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FDA Wants Maple Syrup, Honey and Cranberry Products to List Added Sugars on Labels

The producers of maple syrup, honey and cranberry products have convinced the FDA to allow the use of a “†”. This symbol would be placed after the percent daily value of added sugars on the products.

FDA Wants Maple Syrup, Honey and Cranberry Products to List Added Sugars on Labels

By: Divya Rajan

Posted on: in Food Ingredients and Innovation News | Food Manufacturing and Supply Chain News | Food News

Draft guidance from the FDA has been getting anything but a positive reaction from consumers and manufacturers. The U.S Food and Drug Administration has proposed that sugars in maple syrup, honey and cranberry juice products should also list “added sugars” on their nutrition facts labels. Even though the proposal came with an explanatory note, it was highly criticized on the FDA’s online comment portal.
Over 900 comments have been made against this proposal. It seems consumers believe there is no added sugar in these products because the products themselves are naturally sweet.

“I oppose labeling maple syrup with ‘added sugar.’. This label implies that something other than sap is used to make the syrup and is misleading. If the intent is to warn consumers about the syrup being a significant source of sugar in their diet, alternate phrasing should be considered,” stated an anonymous commenter.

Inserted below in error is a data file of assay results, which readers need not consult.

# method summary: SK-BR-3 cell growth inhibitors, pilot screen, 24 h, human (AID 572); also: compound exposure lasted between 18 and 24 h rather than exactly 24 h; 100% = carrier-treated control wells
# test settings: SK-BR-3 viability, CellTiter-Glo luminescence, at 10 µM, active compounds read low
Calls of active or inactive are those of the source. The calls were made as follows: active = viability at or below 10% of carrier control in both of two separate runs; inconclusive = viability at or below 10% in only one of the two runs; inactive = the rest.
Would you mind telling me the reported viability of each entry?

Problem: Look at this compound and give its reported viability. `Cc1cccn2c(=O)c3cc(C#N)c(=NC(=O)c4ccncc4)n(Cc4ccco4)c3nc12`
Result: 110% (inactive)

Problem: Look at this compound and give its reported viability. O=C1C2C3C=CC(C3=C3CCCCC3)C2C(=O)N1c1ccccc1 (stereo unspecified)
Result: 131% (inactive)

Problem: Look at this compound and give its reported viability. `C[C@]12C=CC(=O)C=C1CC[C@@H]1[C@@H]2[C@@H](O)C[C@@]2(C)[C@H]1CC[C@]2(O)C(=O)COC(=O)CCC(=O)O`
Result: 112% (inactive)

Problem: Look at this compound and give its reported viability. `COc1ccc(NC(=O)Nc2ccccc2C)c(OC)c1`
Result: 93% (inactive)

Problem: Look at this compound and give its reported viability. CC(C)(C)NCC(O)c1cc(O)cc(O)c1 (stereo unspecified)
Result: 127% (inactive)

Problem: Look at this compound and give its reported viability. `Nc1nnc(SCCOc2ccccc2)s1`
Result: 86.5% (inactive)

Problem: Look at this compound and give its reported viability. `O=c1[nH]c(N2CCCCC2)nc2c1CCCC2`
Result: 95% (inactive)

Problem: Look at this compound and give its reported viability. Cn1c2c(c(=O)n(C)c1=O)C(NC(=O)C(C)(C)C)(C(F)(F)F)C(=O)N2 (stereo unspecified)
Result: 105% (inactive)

In the draft guidance for the industry, the FDA explained that this was a required step because of the importance of meeting nutritional needs within the recommended calorie limit. There was also a stated concern about the association between cardiovascular disease and sugar-sweetened beverages and food.

“Excess consumption of added sugars makes it difficult to meet nutrient needs within the calorie limits generally needed to maintain a healthy weight and can lead to an increase in overall caloric intake.” the FDA said.

In opposition to that, industry groups also posted to the comment site, indicating that these products are naturally-occurring – needing nothing extra added – so they believed there was no reason to list added sugar on their labels.

With all the objections and opposers, the FDA acknowledged the response from the producers of these products. The producers of maple syrup, honey and cranberry products have convinced the FDA to allow the use of a “†”. This symbol would be placed after the percent daily value of added sugars on the products. It would represent information on the package, meaning the product counts towards added sugars but has no other sweeteners added. Producers of cranberry products would be using the symbol to tell consumers that sugars are added to the products to make it appetizing, but the total sugar is the same as other fruit products with no added sweeteners.

According to a Label Insight survey, 22 percent of consumers want to restrict their sugar intake. It was found that 57 percent of consumers reported low-sugar is an important deciding factor on what products they buy – this is up 55 percent from last year. Manufacturers have already been trying to reduce sugar in their beverage and foods in order to fall into line with these concerns.

It is still unclear whether or not the FDA will cut the honey, maple syrup and cranberry industry some slack. However, the comments against the proposal might be of influence. In addition, the FDA will soon make it a requirement that fruits or vegetable products to have an “added sugar” category as well. This is to ensure accuracy if they contain more sugar than the original pure produce.


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